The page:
Oh beautiful Portugal.
Today I headed to Evora, Portugal, which is two hours from Lisbon via bus or train. My attempt to take the train to Evora failed after I missed it by just 3 minutes. Since the next train wasn’t for a good 4 hours or so I decided to seek out a bus and so I went to the tourist office in the main square area to seek help. I was directed back to another metro/bus station and was told to get the 11:45am bus.
Having almost two hours to spare, I headed back to the gigantic mall to find a book to read after finishing my book last night over dinner. I went to the FNAC store and bought a new book to read (“The Corrections” by Jonathan Franzen if you are interested—Elizabeth’s suggestion!) and went back to the bus station.
It was 11am when I showed up which gave me plenty of time to buy my ticket and wait for my bus. It finally showed up and I was soon on my way to Evora and for the life of me couldn’t keep my eyes open. I kept falling asleep and then waking up thinking I had missed my stop. Luckily I hadn’t and the girl next to me told me when I did need to get off which was nice.
I got off and took a taxi to the middle of town since I didn’t have a map and had no idea where the center of town was. I was dropped off (it was so close that the meter charge didn’t even increase the whole time I was in the taxi!) and found the tourist office where I was outfitted with a map.
I spent the afternoon avoiding the on and off rain while visiting the beautiful 12th century cathedral and its cloisters, the ruins of the Templo Romano, the Igreja Real de Sao Francisco and the main Evora attraction, the Capela dos Ossos, otherwise known as the Chapel of Bones. Bones! As in HUMAN BONES. This chapel, believe it or not, was built using the bones of 5000 (FIVE THOUSAND) skeletons. AHHH! It was too horrifying to be true, but I witnessed it with my own eyes. The whole thing is made up of bones bones bones—skulls and all. There is even a full skeleton hanging from the wall as some sort of trophy (well, what it was once full since it is now like totally decayed). Some crazy Franciscan monks decided hey, this sounds like a good idea, let’s build a chapel from human bones! That’s just the thing this town needs. It was truly fascinating yet totally horrific at the same time.
I mean, what do you say when looking at it, “My, I just LOVE what they’ve done with those skulls!” or “How creative! Using femurs to build a wall—I should try that.”
All these bones were too much for me and I needed a break from both the rain and from thinking about dead people. So I walked around and happened upon a coffee shop where I ordered a nice big piece of carrot and orange cake and a Café Latte which, unlike in Italy, is not just milk but coffee as well. Perhaps I should mention (and perhaps Elizabeth will only appreciate this) is that I haven’t really had caffeine this entire trip (give or take the occasional Coke) and drinking coffee for me is like too much caffeine at once now. Its pathetic and Elizabeth witnessed me in Spain after we ordered a spare cappuccino once which I felt obliged to drink. I was jittery all afternoon!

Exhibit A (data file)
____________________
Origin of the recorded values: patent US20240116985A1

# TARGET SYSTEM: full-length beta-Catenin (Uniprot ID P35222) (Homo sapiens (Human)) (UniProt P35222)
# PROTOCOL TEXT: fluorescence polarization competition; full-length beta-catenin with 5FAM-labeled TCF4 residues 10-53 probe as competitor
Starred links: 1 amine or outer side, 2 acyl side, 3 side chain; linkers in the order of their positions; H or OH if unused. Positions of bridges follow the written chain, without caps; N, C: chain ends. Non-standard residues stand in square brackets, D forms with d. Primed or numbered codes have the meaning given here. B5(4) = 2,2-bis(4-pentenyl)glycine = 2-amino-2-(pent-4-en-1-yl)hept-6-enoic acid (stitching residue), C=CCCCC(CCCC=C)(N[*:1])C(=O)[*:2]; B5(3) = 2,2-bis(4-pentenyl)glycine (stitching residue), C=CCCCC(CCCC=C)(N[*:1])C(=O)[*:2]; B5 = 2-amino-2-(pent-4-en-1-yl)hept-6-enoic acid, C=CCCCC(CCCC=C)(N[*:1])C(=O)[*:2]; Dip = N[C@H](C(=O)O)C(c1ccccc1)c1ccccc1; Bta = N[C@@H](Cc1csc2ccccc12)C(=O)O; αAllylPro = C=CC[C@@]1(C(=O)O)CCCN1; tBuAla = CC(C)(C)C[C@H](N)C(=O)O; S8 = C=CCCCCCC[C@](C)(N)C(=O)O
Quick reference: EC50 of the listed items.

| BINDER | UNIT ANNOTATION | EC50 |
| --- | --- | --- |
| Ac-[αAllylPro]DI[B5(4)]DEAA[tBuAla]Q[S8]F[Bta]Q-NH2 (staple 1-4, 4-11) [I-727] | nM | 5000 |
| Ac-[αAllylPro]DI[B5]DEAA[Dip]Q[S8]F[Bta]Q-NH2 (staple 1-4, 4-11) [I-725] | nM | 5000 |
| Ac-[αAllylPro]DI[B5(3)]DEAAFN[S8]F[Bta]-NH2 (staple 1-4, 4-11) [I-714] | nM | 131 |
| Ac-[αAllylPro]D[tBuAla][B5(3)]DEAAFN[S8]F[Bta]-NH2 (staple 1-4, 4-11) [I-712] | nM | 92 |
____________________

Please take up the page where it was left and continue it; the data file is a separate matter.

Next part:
Anyways, I ordered a coffee, drank barely half of it, and now even as I am writing this (it is 11:30pm) I don’t feel the least bit tired.
Considering I am writing this you can bet that I made it back to Lisbon just fine. I walked down to the bus station again (now that I had my map I knew where it was!) and caught the last bus back to Lisbon. Two hours later I was back on the metro whizzing down to the main touristy area for dinner (my legs weren’t up for wandering to find something really good to eat tonight so I settled for just something I knew was there unfortunately—it still was a tasty meal though) and am now back at the hotel.
Tomorrow I am off to Lagos where I will spend the weekend and then will head to Seville, Spain for the last zoos in Spain. According to my guidebook, Lagos is “a black hole—come for two days and you’ll stay for two months.” Hmm. I’ll keep you updated on that.
On another note, this weekend is my birthday. Halloween in fact. I will be turning the ripe old age of 24 and will hopefully be celebrating in style although I have to say that I don’t have a costume (yet) and nothing will compare with last year’s adventures at First Ave. Most notably because there will be no butterfly man this year (ahem…) but more importantly because it will significantly lack the company of my truly amazing friends and family to which I have had the privilege of celebrating 23 wonderful birthdays and to whom not even the world could ever replace.